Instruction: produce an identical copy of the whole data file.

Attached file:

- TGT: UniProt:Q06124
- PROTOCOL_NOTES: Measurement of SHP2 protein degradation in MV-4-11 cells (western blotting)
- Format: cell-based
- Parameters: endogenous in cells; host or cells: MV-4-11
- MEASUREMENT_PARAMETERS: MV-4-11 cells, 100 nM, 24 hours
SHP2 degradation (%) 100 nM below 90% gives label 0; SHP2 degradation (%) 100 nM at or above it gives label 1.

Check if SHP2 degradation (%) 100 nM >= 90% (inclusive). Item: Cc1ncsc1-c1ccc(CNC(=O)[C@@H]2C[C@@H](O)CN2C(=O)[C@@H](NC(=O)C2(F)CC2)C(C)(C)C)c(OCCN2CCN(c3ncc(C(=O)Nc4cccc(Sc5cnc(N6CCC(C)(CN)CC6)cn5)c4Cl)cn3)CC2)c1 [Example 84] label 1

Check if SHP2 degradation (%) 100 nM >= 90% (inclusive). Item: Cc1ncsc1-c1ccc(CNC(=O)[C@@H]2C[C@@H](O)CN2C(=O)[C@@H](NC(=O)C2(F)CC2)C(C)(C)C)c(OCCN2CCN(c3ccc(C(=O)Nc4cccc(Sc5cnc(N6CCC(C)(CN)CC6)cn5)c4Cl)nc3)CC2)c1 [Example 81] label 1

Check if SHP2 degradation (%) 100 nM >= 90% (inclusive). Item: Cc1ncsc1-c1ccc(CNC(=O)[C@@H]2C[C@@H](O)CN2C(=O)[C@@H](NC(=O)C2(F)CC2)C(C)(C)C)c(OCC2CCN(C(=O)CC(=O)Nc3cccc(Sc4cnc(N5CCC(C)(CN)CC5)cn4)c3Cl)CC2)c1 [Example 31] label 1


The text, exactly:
- TGT: UniProt:Q06124
- PROTOCOL_NOTES: Measurement of SHP2 protein degradation in MV-4-11 cells (western blotting)
- Format: cell-based
- Parameters: endogenous in cells; host or cells: MV-4-11
- MEASUREMENT_PARAMETERS: MV-4-11 cells, 100 nM, 24 hours
SHP2 degradation (%) 100 nM below 90% gives label 0; SHP2 degradation (%) 100 nM at or above it gives label 1.

Check if SHP2 degradation (%) 100 nM >= 90% (inclusive). Item: Cc1ncsc1-c1ccc(CNC(=O)[C@@H]2C[C@@H](O)CN2C(=O)[C@@H](NC(=O)C2(F)CC2)C(C)(C)C)c(OCCN2CCN(c3ncc(C(=O)Nc4cccc(Sc5cnc(N6CCC(C)(CN)CC6)cn5)c4Cl)cn3)CC2)c1 [Example 84] label 1

Check if SHP2 degradation (%) 100 nM >= 90% (inclusive). Item: Cc1ncsc1-c1ccc(CNC(=O)[C@@H]2C[C@@H](O)CN2C(=O)[C@@H](NC(=O)C2(F)CC2)C(C)(C)C)c(OCCN2CCN(c3ccc(C(=O)Nc4cccc(Sc5cnc(N6CCC(C)(CN)CC6)cn5)c4Cl)nc3)CC2)c1 [Example 81] label 1

Check if SHP2 degradation (%) 100 nM >= 90% (inclusive). Item: Cc1ncsc1-c1ccc(CNC(=O)[C@@H]2C[C@@H](O)CN2C(=O)[C@@H](NC(=O)C2(F)CC2)C(C)(C)C)c(OCC2CCN(C(=O)CC(=O)Nc3cccc(Sc4cnc(N5CCC(C)(CN)CC5)cn4)c3Cl)CC2)c1 [Example 31] label 1